It must be difficult for a mainstream journalist covering the Vatican beat on days like January 11, when Pope Francis’s motu proprio, Spiritus Domini, was announced. How to convey the significance of a tweak to canon law that clarifies women’s eligibility to be lectors and acolytes at Mass? Aren’t they...already doing those things?
Pity the reporter who must quickly explain the existence of “stable ministries” in the Church, and the now-obscure practice of formally instituting lay men into those roles. Even the most committed American Catholics were perplexed when the news broke, because, as Anthony Ruff, OSB, wrote at the Pray Tell blog, “Up until now, females couldn’t be installed in these ministries, but they could do these ministries anyway.” It’s no wonder so many outlets framed the news in terms of what hadn’t happened: “Pope says women can read at Mass, but still can’t be priests” ran a typical headline.
“The Church has no authority whatsoever to confer priestly ordination on women,” Pope John Paul II declared in 1994 in an attempt to shut down that debate. Francis quoted that pronouncement in a letter accompanying Spiritus Domini, but he also wrote that he hoped the change he was making to canon law would help men preparing for ordination “better understand they are participants in a ministry shared with other baptized men and women.” Francis’s modification to one canon—changing “lay men” to “lay persons”—eliminates a long-standing excuse for discrimination against women, although you won’t find him or any other Vatican official putting it in those terms.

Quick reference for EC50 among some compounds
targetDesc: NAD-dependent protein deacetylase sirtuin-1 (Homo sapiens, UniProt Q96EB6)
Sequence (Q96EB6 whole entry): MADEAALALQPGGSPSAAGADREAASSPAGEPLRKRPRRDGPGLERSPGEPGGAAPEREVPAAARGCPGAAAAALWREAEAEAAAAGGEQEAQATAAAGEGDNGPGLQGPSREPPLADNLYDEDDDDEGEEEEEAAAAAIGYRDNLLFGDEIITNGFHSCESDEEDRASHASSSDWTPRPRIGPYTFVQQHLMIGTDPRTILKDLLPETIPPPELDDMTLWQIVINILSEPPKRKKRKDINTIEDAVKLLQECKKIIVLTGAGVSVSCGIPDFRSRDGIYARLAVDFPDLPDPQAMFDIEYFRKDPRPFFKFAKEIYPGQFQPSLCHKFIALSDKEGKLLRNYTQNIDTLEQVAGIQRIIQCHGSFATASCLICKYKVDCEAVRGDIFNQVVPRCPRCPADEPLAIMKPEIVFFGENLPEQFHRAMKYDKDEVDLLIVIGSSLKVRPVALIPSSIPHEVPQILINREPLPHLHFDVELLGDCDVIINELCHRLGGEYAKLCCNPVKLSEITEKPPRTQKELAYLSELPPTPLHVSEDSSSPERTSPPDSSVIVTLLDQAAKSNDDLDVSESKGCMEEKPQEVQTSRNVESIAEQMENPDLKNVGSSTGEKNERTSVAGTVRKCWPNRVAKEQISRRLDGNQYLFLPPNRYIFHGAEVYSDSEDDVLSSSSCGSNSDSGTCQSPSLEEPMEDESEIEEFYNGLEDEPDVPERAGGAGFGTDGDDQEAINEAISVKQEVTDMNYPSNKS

Speaking as a non-man, I confess to difficulty in keeping track of when the word “men” is supposed to include me (as in the English translation of the Nicene Creed, “for us men and for our salvation”) and when it is not meant to include me (as in the original language of Canon 230, at least according to those who prefer their liturgical ministers to be male). The truth is, even when the Church’s own teaching clearly declares that it does have the authority to acknowledge, empower, or elevate women, those charged with applying that teaching have always maintained the prerogative of keeping women out. The post–Vatican II teaching that laypeople had a significant role in ministry was undercut by accommodations for bishops who felt women should be subject to special restrictions. In this light, the significance of Pope Francis’s action is less that it expands what women are permitted to do, and more that it limits men’s ability to hinder them.
Establishing and protecting men’s authority and privileges has been the Vatican’s consistent framework for defining women’s roles in liturgy going at least as far back as Liturgicae instaurationes, the document the Congregation for Divine Worship and the Discipline of the Sacraments (CDW) issued in 1970 to govern post-conciliar reforms. In setting the terms of what should be allowed, the CDW wrote, “the first appeal must be made to the authority of the individual bishops.” Bishops, for their part, were encouraged to “use all the options the new rites provide” to determine what did and did not promote “unity” and serve the spiritual needs of their flocks.
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